CHRIS SHAW books
Born in 1961 in Wallasey, near Liverpool, Chris Shaw studied photography at Liverpool Metropolitan College and at the West Surrey College of Art and Design at Farnham, graduating in 1989. He was taught by the likes of Paul Graham, Martin Parr, and Tom Wood, amongst others. Strongly influenced by Japanese photographers, from Eikoh Hosoe and Shomei Tomatsu in the 1960s, to Masahisa Fukase and Daido Moriyama later, Shaw developed a singular aesthetic, working predominantly in black and white when many of his contemporaries had turned to colour. Shaw’s rough and raw aesthetic is produced both by the manner in which the pictures are taken, and by editing and printing processes: using darkroom techniques to magnifies the effects of light, both intentionally and accidentally; and by writing directly on the prints with thick black pens.
His work is held in international collections including Tate, London and J.P Getty Museum, Los Angeles. Recent exhibitions include Chris Shaw and Daido Moriyama: Before and After Night Porter (Tate Britain, London, 2013), Life as a Night Porter and Weeds of Wallasey (Moscow House of Photography, Multimedia Museum, Moscow, 2014). - photo book corner review.
Chris Shaw began taking photographs on the Sandy Hill housing estate near Aldershot in 1987 just after, as he puts it: “I got in a bit of trouble at college for my attitude …
Now a long time sober, he recalls his younger self in a clear-eyed, if unrepentant, way. “I had moved from Toxteth to Farnham to study photography, but I didn’t really get on with the people at college. There was just one northerner and one black person in the year. It was like I was suddenly confronted with the class system head-on. I felt alienated and I was drinking heavily. It was all a bit of a mess, really.”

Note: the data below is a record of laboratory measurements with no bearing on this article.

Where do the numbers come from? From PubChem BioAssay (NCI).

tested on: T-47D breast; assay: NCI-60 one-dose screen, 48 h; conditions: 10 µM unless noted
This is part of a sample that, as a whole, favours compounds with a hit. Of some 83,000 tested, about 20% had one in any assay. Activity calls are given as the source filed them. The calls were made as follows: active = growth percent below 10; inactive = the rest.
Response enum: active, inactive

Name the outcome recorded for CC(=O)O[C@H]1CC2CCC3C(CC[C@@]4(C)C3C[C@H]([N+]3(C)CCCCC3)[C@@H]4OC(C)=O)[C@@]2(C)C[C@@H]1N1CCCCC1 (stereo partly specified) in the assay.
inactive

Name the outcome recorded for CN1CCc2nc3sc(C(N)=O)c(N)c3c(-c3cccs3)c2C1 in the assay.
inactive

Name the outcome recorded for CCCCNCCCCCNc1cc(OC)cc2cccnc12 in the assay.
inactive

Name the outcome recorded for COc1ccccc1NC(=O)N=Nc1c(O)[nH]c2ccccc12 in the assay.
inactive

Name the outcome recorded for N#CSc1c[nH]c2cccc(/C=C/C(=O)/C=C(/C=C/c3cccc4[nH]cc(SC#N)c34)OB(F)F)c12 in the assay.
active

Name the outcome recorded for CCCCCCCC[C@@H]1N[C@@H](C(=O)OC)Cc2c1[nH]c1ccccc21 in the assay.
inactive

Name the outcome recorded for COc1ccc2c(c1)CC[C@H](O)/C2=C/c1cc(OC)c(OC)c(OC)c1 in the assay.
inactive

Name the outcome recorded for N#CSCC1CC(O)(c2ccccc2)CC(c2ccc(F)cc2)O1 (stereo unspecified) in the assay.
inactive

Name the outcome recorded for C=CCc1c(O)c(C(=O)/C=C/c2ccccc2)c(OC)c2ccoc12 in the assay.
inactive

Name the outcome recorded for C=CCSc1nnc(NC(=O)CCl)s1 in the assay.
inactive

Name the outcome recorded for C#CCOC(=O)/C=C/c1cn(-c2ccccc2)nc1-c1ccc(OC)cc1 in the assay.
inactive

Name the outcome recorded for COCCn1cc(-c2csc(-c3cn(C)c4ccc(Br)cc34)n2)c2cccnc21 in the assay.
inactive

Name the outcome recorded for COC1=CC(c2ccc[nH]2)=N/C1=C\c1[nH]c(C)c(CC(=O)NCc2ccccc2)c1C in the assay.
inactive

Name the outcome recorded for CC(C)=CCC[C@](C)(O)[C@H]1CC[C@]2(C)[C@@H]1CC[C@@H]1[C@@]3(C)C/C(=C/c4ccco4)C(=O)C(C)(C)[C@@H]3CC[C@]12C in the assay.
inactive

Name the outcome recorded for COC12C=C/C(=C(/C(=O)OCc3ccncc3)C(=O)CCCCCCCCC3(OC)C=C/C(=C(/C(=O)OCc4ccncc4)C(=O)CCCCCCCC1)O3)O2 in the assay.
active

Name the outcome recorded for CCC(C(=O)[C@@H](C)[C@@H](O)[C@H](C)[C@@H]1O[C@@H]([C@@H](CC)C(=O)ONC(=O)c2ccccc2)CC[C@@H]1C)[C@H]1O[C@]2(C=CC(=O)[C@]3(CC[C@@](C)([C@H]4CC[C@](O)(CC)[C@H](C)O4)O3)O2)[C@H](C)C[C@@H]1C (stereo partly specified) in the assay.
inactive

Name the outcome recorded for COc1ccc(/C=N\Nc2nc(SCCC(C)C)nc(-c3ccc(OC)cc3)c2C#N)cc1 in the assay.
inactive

Out of the mess, though, came the images that make up Retrospecting Sandy Hill, a photobook that shows the beginning of a style that would find its full expression in Shaw’s most celebrated series, Life as a Night Porter (2006).
I met up with Shaw for lunch during Paris Photo. He has lived in Paris since 2009, though his Wirral accent remains undimmed. “I initially started going to Sandy Hill because I was feeling ostracised by these rich kids at college,” he tells me. “Maybe it was just all in my head, but I felt like I was going there every day as a reaction and using the camera to speak to normal people.”
The Sandy Hill images merge fly-on-the-wall documentary with the kind of raw intimacy that is his signature. Portraits and snapshot-style glimpses of everyday life on the estate are rendered in high contrast monochrome tones. He was drawn to 80s “soul boys” with their casual style and cars, perhaps because they represented his younger self, but also curious children and ordinary people going about their daily routine.
Were they not suspicious of a stranger with a camera? “No, not at all. It wasn’t a dangerous place. I’d already done some documentary work on Toxteth so this was a bit of a breeze. We’d chat and I’d take photos. A lot of the time, they’d check my accent and start taking the piss, talking about Brookside.”
Often, he would give local people the prints he made, and soon the word went around. “People would turn up wanting their picture done,” he says, smiling. “For me, Sandy Hill was a breath of fresh air, a home from home.”
While he befriended and photographed the residents, Shaw also recorded his thoughts – and theirs – in his notebook. Back in his studio, he began writing these fragments in marker pen on the prints…etc
WEEDS OF WALLASEY published by SUPERLABO..2013 with slipcase
TWIN PALMS BOOK LIFE AS A NIGHT PORTER (2006) A3 size
His images are populated with “chance meetings.” “I just took photographs to keep me awake. It became artless. The people I photographed, these episodes in the social fantastic would heighten and illuminate my whole night. The sum of the book is really a hotel of my own imagination. In my experience heaven and hell are places right here on earth, and you can stay in either one.” — Chris Shaw
12 x 16 inches
64 duotone plates
published books and prototypes made with photocopies also a lot of book dummies made with the blurb bookmaking process just to SEE..or to sell signed with a print in small editions..(6,10,etc)
Type dummys and published books..